First the kashrus started getting fishy and now the mikva. They are allowing the Reform & Conservative to use the mikva for their meshugassin. They don't keep taharas hamishpocho but are busy with this instead: "Modern uses of the mikvah include for renewal in times of illness, pregnancy, divorce and other life-changing situations."

    ReplyDelete
  5. Maine, the YCT rabbis are encouraging Reform and Conservative people to put fish into the mikva?

    ReplyDelete
  6. My paternal grandmother's family
    stayed in Spain after the Expulsion
    as conversos. They adopted the name "Fleur de Lis" (later Lis). In French, fleur means flower and Lis means Lily.

    By 1610, the family went to Holland where they reaffirmed their Jewish status before the Beit Din.

    By 1704, the family was in London at Bevis Marks where the family genealogy is archived by to the 16th century.

    ReplyDelete
  7. Well, french tradition seems to state that the french king clovis adopted the Lilly as his symbol as early as the 5th century in order to mark his new affiliation to christianity (associating purity and humility with the flower, as well as Mary)...

    So in this case it would not have been brought back with the crusaders...

    ReplyDelete
  8. The only mikvos with live fish might be the Brooklyn ones that are so filthy, they are probably breeding shmaltz herring inside.

    ReplyDelete
  9. As I wrote in the original post, historians believe that the Crusader kings fabricated the story about Clovis.

    And I hate to burst Jersey Girl's bubble but the Fleur was also adopted by Spanish Notzrim in solidarity with the French Bourbons who ruled Spain.

    ReplyDelete
  10. http://cityroom.blogs.nytimes.com/2010/07/26/deal-over-claims-to-rescued-torahs-provenances/

    A nonprofit group from Maryland that restores Torahs has promised it will describe the provenances of its rescued Torahs only “if there is documentation or an independent verifiable witness to such history,” according to an agreement with Maryland officials.

    In late March, Menachem Z. Rosensaft, a New York lawyer who is a vice president of the American Gathering of Jewish Holocaust Survivors and Their Descendants, wrote to the Maryland attorney general, Douglas F. Gansler, alleging “possible fraud and/or misrepresentation” by Save a Torah. He asked for an investigation into whether Save a Torah had been “soliciting funds under false pretenses.”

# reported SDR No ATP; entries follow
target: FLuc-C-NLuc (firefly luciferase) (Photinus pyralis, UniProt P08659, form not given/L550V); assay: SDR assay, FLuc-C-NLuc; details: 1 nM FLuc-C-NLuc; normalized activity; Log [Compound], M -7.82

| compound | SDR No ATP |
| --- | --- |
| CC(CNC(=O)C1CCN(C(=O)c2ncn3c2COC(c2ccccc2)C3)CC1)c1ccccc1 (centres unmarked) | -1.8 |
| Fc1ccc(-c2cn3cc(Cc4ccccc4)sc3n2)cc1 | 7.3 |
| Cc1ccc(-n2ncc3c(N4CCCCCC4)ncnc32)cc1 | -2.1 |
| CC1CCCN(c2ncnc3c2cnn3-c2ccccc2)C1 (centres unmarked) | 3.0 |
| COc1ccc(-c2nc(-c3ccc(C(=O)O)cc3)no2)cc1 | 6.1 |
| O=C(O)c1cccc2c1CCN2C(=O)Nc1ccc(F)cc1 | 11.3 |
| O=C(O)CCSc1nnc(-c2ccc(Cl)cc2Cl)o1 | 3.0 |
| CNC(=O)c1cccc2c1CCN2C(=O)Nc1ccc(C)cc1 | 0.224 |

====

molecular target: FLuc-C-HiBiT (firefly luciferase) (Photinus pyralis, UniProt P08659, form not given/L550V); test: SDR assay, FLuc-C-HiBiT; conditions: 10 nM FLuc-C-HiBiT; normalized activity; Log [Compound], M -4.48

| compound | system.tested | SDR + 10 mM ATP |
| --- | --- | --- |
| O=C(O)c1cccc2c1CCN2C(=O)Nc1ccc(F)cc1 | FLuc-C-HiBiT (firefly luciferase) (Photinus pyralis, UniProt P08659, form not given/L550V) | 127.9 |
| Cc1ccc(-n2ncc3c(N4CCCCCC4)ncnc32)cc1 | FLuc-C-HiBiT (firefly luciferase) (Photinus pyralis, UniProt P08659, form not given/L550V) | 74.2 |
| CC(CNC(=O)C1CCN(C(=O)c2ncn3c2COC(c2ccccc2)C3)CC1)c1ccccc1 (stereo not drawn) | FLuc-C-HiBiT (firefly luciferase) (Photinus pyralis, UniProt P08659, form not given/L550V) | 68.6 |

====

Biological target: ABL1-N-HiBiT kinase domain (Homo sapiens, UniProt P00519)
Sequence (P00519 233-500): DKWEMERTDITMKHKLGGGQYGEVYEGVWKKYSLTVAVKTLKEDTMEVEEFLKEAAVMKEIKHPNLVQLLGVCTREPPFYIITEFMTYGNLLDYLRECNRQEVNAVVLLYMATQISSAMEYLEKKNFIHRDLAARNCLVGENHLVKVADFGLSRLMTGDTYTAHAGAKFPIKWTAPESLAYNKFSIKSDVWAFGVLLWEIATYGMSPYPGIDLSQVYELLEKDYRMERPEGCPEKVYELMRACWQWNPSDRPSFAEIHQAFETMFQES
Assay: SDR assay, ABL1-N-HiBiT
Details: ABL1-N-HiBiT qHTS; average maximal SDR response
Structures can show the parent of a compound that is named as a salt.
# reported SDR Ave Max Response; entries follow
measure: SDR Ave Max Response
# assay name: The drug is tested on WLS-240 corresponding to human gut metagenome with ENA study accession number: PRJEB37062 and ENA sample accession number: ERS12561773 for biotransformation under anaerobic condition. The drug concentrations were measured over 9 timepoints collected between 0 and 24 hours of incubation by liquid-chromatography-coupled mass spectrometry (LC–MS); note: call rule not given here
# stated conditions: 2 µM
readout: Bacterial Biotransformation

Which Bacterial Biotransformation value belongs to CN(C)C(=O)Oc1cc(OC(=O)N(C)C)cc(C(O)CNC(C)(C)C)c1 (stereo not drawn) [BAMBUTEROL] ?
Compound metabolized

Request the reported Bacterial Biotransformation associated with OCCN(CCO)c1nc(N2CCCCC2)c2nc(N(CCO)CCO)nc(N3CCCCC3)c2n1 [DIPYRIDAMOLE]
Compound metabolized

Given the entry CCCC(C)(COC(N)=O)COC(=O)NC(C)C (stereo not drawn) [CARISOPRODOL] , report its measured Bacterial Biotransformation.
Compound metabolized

Mr. Rosensaft, who is also an adjunct professor at Cornell Law School and teaches a course on World War II war crimes trials, took issue with Rabbi Youlus’s description of the Auschwitz Torah. “There is no record of anyone even remotely fitting the description of the priest” Rabbi Youlus said had saved it, Mr. Rosensaft said in the letter.

    He also took issue with a Torah that Rabbi Youlus said had been at Bergen-Belsen, the concentration camp where Anne Frank died in 1945. Mr. Rosensaft’s parents met at Bergen-Belsen.

    Mr. Rosensaft said that Rabbi Youlus’s description of finding a Torah beneath a wooden floor in a barracks was not possible. The original buildings at Bergen-Belsen, he said, were burned to stop a typhus epidemic and the survivors were moved to a former German military installation nearby in May 1945. Mr. Rosensaft said that he was born in that installation in 1948 and returned many times to visit.

    “The brick barracks to which the survivors were moved did not have wooden floorboards,” Mr. Rosensaft said, “and they’re now a NATO base, populated by British military personnel, so there is no way Youlus could have gotten there, either.”

    ReplyDelete
  11. The french wikipaedia says indeed that the story of Clovis in the 5th century might be a myth, and that his heraldic sign were frogs rather than lillys. They have a hypothesis that these frogs could have been transformed into the fleur de lys.

    The first king known to sport the Lily in his armories was Louis VII (1120-1180)

    They say it could be he took this symbol from a flamish noble, le seigneur d'armendiere. This flamish noble had many yellow lillys growing in his fiefdom (the river there is called Lys till this day)...

    ReplyDelete
  12. Why is Jersey Girl so against Anusim who convert if her own ancestors are among them?

    ReplyDelete